Sir Patrick Stewart Reveals How He Suffered Domestic Violence Growing Up
Sir Patrick Stewart seems to be the type of guy who you just can't dislike. Not only has he been badass in X-Men and Star Trek (and all his other TV and film roles), but he also champions social causes like getting medicinal cannabis to seriously ill people in the UK and rescuing at-risk dogs.
But the legendary actor has revealed that growing up was difficult because of his abusive dad.
Appearing on ITV's Loose Women, Stewart told the panel that when his dad returned from the Second World War he was suffering from post-traumatic stress disorder as a result of the Dunkirk evacuation and found it hard to re-enter society and get a regular job.
The 77-year-old said life was fine when his dad was away at war, however it dramatically changed when he came back.
"Suddenly there was this big, hairy man in the house. Increasingly things became more and more difficult.
"He was a weekend alcoholic and it was partly brought about because of his transformation from Regimental Sergeant Major to basically a semi-skilled labourer with no authority at all.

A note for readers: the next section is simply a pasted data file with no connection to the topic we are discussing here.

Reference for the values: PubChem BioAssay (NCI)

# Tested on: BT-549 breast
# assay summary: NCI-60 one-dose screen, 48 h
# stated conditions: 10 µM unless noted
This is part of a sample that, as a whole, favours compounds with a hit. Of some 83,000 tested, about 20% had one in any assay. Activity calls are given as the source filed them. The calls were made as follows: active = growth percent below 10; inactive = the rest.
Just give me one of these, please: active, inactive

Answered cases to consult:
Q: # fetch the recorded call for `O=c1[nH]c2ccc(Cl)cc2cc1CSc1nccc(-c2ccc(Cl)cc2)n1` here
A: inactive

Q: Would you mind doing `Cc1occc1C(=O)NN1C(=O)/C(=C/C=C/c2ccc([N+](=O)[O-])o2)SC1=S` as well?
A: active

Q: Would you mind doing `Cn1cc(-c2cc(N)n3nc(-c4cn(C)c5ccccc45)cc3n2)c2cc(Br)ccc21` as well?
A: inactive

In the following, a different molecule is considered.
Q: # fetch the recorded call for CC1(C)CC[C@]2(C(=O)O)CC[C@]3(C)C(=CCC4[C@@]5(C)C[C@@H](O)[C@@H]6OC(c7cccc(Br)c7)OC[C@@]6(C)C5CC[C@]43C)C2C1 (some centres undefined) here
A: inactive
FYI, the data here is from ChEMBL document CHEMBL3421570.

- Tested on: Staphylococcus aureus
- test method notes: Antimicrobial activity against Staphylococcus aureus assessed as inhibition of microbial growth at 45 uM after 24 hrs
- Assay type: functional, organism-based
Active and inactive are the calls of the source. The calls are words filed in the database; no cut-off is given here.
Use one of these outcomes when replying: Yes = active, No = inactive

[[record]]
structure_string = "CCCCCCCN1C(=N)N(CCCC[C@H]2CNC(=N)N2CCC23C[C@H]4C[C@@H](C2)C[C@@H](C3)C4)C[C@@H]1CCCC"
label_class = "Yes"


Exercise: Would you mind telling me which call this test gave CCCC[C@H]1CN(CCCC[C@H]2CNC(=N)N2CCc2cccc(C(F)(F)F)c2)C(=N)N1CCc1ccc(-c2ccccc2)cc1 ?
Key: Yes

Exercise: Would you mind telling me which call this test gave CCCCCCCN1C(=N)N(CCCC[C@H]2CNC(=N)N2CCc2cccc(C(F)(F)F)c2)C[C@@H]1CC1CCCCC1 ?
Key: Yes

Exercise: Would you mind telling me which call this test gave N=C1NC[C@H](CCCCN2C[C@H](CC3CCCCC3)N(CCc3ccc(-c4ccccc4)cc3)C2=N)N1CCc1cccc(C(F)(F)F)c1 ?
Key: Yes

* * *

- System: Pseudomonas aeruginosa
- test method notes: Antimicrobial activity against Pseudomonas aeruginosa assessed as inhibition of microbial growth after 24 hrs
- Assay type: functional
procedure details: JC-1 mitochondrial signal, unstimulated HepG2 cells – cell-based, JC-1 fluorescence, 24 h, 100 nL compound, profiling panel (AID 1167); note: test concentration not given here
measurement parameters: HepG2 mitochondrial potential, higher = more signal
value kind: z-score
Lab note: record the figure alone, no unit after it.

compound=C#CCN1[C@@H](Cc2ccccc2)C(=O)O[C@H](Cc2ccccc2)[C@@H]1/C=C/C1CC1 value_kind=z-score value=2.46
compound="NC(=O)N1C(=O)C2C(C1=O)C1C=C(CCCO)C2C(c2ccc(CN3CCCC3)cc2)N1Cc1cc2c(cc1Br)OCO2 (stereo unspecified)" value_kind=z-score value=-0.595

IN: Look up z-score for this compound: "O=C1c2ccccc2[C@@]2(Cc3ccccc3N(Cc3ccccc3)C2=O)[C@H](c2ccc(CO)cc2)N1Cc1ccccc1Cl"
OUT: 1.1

"I realise now [this] must have been very painful for him."
Stewart and his brother would try to protect their mum from their dad's assaults by throwing themselves in front of him.
"At those moments we would go in, we would just try and put our bodies between our mother and our father," he told Loose Women.
Sir Patrick added that while the physical effects of the abuse were difficult to deal with, it also brought about a lot of shame, which he didn't seek help for. He said he carried a lot of what he experienced with his dad into his adult life.
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In an interview in 2008, Stewart told American Theatre: "My father was a very potent individual, a very powerful man, who got what he wanted. It was said that when he strode onto the parade ground, birds stopped singing.
"It was many, many years before I realised how my father inserted himself into my work. I've grown a moustache for Macbeth. My father didn't have one, but when I looked in the mirror just before I went on stage I saw my father's face staring straight back at me."
He adds that there weren't services in his day to help domestic violence sufferers, but the actor says that has certainly changed. Stewart wants anyone who is or was a victim to seek out help if they need it.
'U OK M8?' is an initiative from LADbible in partnership with a range of mental health charities which features a series of films and stories to raise awareness of mental health.
Explore more here and don't suffer in silence. Reach out. It's the brave thing to do.
MIND: 0300 123 3393.
Samaritans: 116 123.
CALM: Outside London 0808 802 5858, inside London 0800 58 58 58.
Australians can call Lifeline on 131114, Kids Helpline on 1800 55 18000 or visit the National Centre Against Bullying website.
Featured Image Credit: PA
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